There are people who see B2B marketing as one of the most boring fields in the world of business. They reduce it to this grinding existence where you try to convince an experienced decision-maker that your product/service is a fraction better than your competitor's product/service at a price that is a fraction more affordable.
B2B marketing is not at all boring. It is a challenging field where you deal with people who know their stuff and who are passionate about their industry. You might even say that B2B marketing separates wannabe marketers from the pros who are ready to roll up their sleeves and get their hands dirty.
Over the last 15-odd years, it has been made even more challenging and interesting thanks to a little thing called account-based marketing; a type of B2B marketing that everyone is excited about, but which very few companies do the right way.
Today, we will be saying a few things about account-based marketing and, since this is the Amity blog, about why and how customer success teams should get involved in ABM.
Account-Based Marketing 101 (Exercise in Hypothetic)
Account-based marketing (ABM) or key account marketing is an approach to B2B marketing where a company; either with the help of an outside partner or resorting to its in-house marketing team; uses its resources to target only the biggest potential or existing accounts as opposed to an entire market.
Perhaps the easiest way to explain ABM is with an example. Let's imagine a company that developed a piece of software that can be used by remote maintenance teams. Now, instead of marketing their new product to anyone who listens, the company learns that the Province of Ontario (or a huge corporation of some kind) is looking for a new partner who would provide their public works teams with new software and also maintain the system.
We are talking about an account that would be worth tens or even hundreds of millions of dollars and that would last for ten years or so. In essence, this single account would keep this company up and running for years to come.
Something like this happened in 2003 and it was actually an account worth US $2 billion.
Of course, this is a gross oversimplification of account-based marketing and there are many more nuances to it. For instance, some companies that employ ABM target a number of potential accounts and many of them use ABM to upsell their products or services, getting more revenue from their biggest customers.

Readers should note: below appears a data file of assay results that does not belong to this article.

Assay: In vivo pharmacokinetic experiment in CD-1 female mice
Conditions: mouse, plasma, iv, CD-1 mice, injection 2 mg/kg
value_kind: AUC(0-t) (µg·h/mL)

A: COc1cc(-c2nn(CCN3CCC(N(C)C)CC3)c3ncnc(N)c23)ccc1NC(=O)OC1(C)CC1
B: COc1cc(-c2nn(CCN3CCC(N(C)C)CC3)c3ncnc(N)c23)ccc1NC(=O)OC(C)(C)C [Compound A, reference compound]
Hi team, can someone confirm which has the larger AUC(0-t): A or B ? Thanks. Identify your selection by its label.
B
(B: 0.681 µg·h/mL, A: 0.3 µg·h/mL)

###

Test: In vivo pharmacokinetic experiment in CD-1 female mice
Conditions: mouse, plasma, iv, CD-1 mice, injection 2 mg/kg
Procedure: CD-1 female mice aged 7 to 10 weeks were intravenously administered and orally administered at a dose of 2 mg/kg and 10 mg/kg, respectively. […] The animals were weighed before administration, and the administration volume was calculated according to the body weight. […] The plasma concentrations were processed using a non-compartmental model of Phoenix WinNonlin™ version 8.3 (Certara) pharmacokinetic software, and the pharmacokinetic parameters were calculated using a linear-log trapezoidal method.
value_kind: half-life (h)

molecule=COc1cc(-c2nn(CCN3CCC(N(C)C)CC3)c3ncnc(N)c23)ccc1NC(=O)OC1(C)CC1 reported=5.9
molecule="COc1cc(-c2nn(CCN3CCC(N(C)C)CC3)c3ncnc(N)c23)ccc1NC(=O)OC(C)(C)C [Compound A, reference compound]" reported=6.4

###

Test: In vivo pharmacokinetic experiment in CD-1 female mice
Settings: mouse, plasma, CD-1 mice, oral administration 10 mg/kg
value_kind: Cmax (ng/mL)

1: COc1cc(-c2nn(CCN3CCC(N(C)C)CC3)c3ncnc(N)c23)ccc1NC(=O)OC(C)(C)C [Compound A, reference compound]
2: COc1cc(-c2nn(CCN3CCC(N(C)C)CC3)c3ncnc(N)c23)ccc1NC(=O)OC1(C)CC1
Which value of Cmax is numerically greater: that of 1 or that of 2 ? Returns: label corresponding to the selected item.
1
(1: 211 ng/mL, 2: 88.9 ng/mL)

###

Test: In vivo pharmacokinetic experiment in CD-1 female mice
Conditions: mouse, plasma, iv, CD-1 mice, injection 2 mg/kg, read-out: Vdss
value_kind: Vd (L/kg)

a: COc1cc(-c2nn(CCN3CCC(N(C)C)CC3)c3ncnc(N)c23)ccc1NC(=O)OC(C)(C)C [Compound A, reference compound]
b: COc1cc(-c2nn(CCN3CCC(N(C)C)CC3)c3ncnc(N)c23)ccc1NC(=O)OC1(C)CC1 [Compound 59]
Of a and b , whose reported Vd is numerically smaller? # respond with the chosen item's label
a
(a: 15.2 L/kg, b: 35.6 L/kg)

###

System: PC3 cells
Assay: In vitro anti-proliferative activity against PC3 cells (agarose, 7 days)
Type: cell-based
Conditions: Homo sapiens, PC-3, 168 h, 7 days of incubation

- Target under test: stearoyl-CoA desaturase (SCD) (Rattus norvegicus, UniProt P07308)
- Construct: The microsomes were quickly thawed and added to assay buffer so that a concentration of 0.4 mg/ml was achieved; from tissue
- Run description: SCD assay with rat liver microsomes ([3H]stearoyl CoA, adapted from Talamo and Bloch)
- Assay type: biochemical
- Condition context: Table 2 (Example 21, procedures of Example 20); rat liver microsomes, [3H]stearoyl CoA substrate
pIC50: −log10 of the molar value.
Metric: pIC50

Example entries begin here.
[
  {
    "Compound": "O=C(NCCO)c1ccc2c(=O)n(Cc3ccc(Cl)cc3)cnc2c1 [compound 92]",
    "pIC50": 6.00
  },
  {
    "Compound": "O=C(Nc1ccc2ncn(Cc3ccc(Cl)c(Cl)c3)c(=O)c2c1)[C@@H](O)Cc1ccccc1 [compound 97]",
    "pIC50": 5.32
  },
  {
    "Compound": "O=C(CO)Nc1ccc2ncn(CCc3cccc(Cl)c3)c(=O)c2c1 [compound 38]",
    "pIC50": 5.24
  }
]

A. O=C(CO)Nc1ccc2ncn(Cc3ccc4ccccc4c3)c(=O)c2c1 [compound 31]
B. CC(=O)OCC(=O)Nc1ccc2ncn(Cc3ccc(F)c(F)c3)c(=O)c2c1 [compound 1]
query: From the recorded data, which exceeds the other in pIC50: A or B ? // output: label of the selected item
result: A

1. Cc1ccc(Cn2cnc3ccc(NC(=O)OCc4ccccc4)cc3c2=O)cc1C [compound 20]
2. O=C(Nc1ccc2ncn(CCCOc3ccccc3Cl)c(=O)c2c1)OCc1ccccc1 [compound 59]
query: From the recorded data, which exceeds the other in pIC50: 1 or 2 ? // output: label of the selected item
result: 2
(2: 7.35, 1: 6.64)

But, you get the picture.
Collaborative Nature of ABM
One of the main traits of account-based marketing is that it encourages more collaboration than the more traditional B2B marketing. There are a number of reasons as to why this is the case. For one, instead of an established buyer's persona, ABM targets specific decision-makers that will require personalized marketing messages.
In most cases, marketing people will not be able to deliver these highly personalized messages themselves and they will need the help of other departments. For example, if they are targeting a CIO of a certain company, the developers or the IT people from their own company will have to lend a helping hand. Sometimes these will be people from the finances department or even from HR. Most often, these will be salespeople who will work in unison with the ABM team.
Is there a place for the customer success team, perhaps?
Where Customer Success People Come In
By now, you probably expect us to say that there is definitely a place for the customer success team in an ABM practice and we will not disappoint you. In fact, if a company boasts a customer success team or at least a person who does it, they simply must be involved in any and all account-based marketing that this company does.
For one, the customer success team knows more about how the customers use the product or the service that the company provides. They have spent innumerable hours talking about the product with the customers, fielding their questions and suggestions, and getting to know how people approach the product/service. In short, they know how customers use the product/service to achieve success and in account-based marketing, it is all about this.
Account-based marketing is about convincing a customer that they will be more successful using your product or service than they would be using any other.
People from the customer success team are also in contact with different people from the same client company which can be of huge importance for ABM accounts where decisions are made by a number of people. In such situations, customer success people will know who needs what and how to best approach individual decision-makers.
Finally, when it comes to using ABM to upsell, there is no one that can be as helpful as the customer success team. They will know the account better than anyone, plain and simple. They will know the target company inside out and they will be of invaluable help to the marketing people.
In short, if your company has a customer success team and you plan on incorporating account-based marketing as part of your marketing practice, it would be pure madness not to have these two departments working together.
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